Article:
Ian, a former Art of Ed writer, is one of the most creative and distinctive voices in art education today. His journey to teaching art, his love for experimentation, and the way he embraces failure are all sure to inspire your teaching. He will make you think about what you do in your classroom, why you do it, and what you can learn when your projects flop.
A Framework for Understanding Poverty by Ruby Payne
We may never fully understand the situations faced by many of our students outside of school, but this book can be a resource to work with students and families to develop the skills and tools needed to break out of poverty. The book is well-written, researched, and thorough. If this book piques your interest, it would be worthwhile to also look at Savage Inequalities by Jonathan Kozol.
Girl Readingby Katie Ward
Ward takes compelling images of girls reading from the Renaissance to the coming future and weaves them into a novel. The book is about the connections between art, life, and even the importance of reading, drawing parallels with the connections we make every day in our classrooms.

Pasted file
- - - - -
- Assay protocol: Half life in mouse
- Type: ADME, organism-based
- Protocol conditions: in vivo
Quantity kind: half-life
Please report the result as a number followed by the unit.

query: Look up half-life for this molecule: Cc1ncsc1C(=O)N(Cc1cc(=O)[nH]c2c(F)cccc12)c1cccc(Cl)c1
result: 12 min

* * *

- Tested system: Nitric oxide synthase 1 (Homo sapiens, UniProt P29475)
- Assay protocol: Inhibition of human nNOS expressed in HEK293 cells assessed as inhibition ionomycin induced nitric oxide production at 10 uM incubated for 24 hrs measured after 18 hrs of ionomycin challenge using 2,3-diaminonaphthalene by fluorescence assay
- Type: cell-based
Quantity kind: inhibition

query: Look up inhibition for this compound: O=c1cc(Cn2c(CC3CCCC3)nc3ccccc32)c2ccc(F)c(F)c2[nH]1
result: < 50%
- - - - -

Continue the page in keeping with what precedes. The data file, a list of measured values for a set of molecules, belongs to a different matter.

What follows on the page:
Me Talk Pretty One Dayby David Sedaris
I’ve shared before how I love to read aloud to my classes, and this is my favorite book to read. Sedaris shows his wit and wisdom through dozens of hilarious short stories. Make sure you preview it, however, as not every story is appropriate for school.
Harold and the Purple Crayonby Crockett Johnson
This book is over 60 years old, but it still offers lessons applicable to kindergarteners, adults, and every age in between. I actually teach an entire lesson to my high schoolers based on this book. Harold is not just an artist–he is someone that can create an entirely new world. There’s a lesson in there for all of us.
There is no shortage of good books for your classroom, whether you are looking for references on techniques and media, books about art and artists, or even something to read to your class to prompt a discussion. And even if you don’t bring any of these books into your classroom, there are some great options here to read on your own time. Enjoy!
Which books on this list have you read? What did you think about them?
What other books would you add to this list?